Wednesday, November 02, 2016

Nobody Knows You're A Dog

It was common to read two decades ago "On the internet, nobody knows you're a dog."  It promised a leveling of prejudice, that black and Hispanic people, or maybe women, teenagers, old people - anyone could be judged on their merit, ushering in a new age of colorblindness and acceptance.

It doesn't seem to have worked that way, as people use social media to emphasize rather than disguise their real-life tribes, with people embracing rather than downplaying stereotypes. Or so it seems.  I have no numbers, only impressions, and those are too easily influenced by a few loud voices.  Perhaps we are actually moving to a "content of their character" world because of the internet, just accompanied by a lot of noise and childishness on the way.

But bsking mentioned something in reference to my Underground DSM that I have thought of often but somehow keep forgetting rapidly after: personality disorders may have an outsized audience and sense of support because of the ruckus they can get started on the internet.  Are they disproportionately represented in twitter mobbing? Do they create more unfair and angry memes? Do they swoop in on the helpless more often? I'm guessing yes.

Predators always get the jump, but humans adapt.  How will we stay ahead of these? How will we learn the equivalent of crossing the street before the Troubled Youths arrive?


james said...

Did you try that google tool to figure out what kind of person you were given the blog posts? (age, income, sex, etc)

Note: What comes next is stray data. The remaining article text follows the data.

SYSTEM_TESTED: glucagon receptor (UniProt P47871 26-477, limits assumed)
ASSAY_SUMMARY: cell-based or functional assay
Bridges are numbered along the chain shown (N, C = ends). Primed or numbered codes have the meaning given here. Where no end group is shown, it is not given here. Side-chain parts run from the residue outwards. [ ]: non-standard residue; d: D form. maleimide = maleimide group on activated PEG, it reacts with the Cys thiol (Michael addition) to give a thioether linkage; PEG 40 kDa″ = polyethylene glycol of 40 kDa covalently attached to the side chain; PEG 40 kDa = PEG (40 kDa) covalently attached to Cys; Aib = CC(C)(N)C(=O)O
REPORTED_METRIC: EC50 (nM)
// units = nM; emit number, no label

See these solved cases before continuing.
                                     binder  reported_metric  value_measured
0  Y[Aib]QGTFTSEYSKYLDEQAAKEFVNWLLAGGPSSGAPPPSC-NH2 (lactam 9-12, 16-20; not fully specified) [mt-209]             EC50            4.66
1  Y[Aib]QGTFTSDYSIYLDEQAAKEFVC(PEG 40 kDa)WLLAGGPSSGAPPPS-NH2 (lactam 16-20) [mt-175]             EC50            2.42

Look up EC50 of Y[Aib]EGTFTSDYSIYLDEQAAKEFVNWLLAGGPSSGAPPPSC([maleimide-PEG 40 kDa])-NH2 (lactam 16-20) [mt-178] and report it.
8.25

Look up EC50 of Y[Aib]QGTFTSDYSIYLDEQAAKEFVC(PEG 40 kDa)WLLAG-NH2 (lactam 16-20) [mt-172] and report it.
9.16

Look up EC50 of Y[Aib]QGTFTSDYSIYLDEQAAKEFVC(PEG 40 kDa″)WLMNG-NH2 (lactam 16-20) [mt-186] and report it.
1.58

The internet certainly opens up a new field of victims for the nasty sorts. Most of us skip over the trolls, but that still leaves plenty of vulnerable folks--orders of magnitude more than a troll could reach by letter or telephone pole poster.

Assistant Village Idiot said...

I vaguely remember that tool. Could you save me the trouble of thinking hard and give it to me? If you tell me that it's good to do my own work I'll understand.

james said...

Not sure where to find it anymore, but they're confident enough of their algorithms these days to offer a service to "Analyze users by age, gender, and interest categories." I remember looking at the results several years ago and thinking that they at least got my sex right.

jaed said...

I know she carried this on in real life as well, complete with appearance changes, but it occurs to me to wonder whether that woman who "identified" as black and pretended she was black—jobs with black organizations, taught in an African-American Studies department, etc.—whether it would have occurred to her to try that, pre-Internet.